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trig42

5045 posts

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#154546 31-Oct-2014 10:30
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I need to run a line for a water inlet to a fridge (for Ice/Water).

I have easy access under the house from our water pump (we are on tank water) to the location of the fridge in the kitchen.

The plumbing in the house is Buteline from the pump outwards (it is alkathene from the tank to the pump).

I can either:

a) Install a double tap where I have currently got a single (next to the pump, but under the house in an undeveloped 'basement'/storage area), and run alkathene using Anka joints/bends a short distance into the water filter/pressure reducing valve that came with the fridge (fridge kit contains a 15mm adaptor down to it's PRV then through the filter into the fridge with a 6mm 4m hose). Pretty easy to work with 15mm alkathene and Anka joins.

b0 Get some Buteline and install a 'T' junction before aforementioned tap and install another tap (inline) then to a 15mm screw for the filter kit. I would need to get hold of a Buteline crimping tool though (I don't have one and they are pretty expensive I think).

Which do you think would be better? Does Anka withstand the pressure of a domestic water pump ok? Do places lend out/rent Buteline crimp tools?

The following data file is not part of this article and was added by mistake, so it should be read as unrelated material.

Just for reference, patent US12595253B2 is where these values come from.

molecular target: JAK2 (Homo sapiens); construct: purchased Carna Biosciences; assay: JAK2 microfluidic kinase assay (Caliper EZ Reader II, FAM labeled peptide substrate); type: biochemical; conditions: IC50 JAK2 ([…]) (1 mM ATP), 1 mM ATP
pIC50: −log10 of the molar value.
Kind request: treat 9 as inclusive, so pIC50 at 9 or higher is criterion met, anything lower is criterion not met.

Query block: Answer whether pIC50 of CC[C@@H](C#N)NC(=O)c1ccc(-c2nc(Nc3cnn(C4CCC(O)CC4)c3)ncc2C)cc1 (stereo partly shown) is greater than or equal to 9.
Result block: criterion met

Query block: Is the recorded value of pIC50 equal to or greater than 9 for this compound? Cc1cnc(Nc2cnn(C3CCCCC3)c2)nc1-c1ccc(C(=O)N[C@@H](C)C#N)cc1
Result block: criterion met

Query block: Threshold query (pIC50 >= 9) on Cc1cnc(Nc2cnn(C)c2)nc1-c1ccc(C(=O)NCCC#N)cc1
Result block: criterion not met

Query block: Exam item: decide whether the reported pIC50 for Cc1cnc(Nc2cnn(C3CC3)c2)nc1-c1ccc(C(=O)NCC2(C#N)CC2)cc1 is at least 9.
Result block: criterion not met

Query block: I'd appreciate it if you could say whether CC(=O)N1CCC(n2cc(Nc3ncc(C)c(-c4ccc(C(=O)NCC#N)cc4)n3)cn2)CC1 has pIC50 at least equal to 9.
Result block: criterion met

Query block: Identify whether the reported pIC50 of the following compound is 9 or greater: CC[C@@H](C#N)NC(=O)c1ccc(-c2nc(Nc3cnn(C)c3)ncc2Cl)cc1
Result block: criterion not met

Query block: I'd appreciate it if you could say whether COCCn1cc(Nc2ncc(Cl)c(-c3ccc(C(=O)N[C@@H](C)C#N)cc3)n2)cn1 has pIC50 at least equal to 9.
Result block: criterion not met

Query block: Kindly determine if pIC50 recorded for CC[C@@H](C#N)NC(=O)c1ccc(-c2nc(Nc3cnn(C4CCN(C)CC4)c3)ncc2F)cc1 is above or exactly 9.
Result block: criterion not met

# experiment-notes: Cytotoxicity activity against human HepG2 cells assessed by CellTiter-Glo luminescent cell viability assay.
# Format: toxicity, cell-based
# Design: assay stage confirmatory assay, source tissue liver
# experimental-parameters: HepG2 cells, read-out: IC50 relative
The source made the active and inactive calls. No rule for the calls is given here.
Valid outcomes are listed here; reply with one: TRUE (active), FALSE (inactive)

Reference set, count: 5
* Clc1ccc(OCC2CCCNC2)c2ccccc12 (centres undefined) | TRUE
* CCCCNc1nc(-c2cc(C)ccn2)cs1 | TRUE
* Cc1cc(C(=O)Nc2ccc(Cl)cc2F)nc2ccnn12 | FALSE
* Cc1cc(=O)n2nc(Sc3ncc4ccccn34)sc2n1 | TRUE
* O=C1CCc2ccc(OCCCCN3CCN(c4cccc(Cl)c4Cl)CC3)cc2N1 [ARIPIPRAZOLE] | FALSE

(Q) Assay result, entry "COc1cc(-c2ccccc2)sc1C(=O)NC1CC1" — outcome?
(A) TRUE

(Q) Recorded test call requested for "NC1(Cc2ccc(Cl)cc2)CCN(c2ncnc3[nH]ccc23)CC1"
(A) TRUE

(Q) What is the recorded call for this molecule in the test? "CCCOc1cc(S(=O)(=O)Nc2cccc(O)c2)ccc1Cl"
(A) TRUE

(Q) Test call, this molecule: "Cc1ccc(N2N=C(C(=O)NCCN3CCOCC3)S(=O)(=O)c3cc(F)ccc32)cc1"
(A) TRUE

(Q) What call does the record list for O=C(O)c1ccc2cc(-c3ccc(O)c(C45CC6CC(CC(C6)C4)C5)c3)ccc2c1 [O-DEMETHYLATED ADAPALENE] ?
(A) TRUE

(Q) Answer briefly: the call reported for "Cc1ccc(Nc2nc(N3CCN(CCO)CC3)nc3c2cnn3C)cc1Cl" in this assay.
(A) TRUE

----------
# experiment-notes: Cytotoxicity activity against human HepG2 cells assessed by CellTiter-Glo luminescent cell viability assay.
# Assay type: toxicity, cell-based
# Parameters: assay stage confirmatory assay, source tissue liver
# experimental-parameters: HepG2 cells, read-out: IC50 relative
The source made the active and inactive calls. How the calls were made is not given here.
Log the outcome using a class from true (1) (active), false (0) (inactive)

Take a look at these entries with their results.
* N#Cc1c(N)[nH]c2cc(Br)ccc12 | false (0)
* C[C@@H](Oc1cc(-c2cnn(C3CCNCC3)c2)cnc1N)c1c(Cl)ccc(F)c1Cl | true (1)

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KShips
150 posts

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  #1165616 31-Oct-2014 10:38
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I'm no expert but have you looked at the push fit adapters which work with Buteline, saves using crimping tool? Similar style to these http://www.bunnings.co.nz/speedfit-elbow-connector-20mm-jge20_p00314846



trig42

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  #1165621 31-Oct-2014 10:41
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Ahh, did not know about them.
They work with the same pressure the aklathene ANKA joints do, so they could well do the trick. I have no idea how much pressure my pump outputs. 12bar sounds like a lot though.

 
 
 
 


KShips
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  #1165628 31-Oct-2014 10:45
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Not sure but I know people who have used them on town supply and work fine (at least I think I'm talking about the right thing laughing ) I've got one at home so if think about it will post name of it, Mitre10 and Bunnings stock them though.



trig42

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  #1165643 31-Oct-2014 10:46
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Does speedfit connect to normal Buteline? ie. How would I connect it to the existing plumbing?

KShips
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  #1165651 31-Oct-2014 10:56
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Not sure if it speedfit would work or not.

You could use either option you mentioned, the fittings have T adapters, screw fittings etc. Basically I think whatever Buteline fittings you have seen are likely also available in push-fit style.



Jeeves
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  #1165662 31-Oct-2014 11:06
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I'm not an expert either but when I had a buteline t-joint spring a leak, the plumber I spoke to and the guy at the plumbing shop both steered me well away from speedfit connections. 
You can hire crimpers - ask your local plumber where from. It cost me like $20 I think.  Do it once, do it right I say.


Sidestep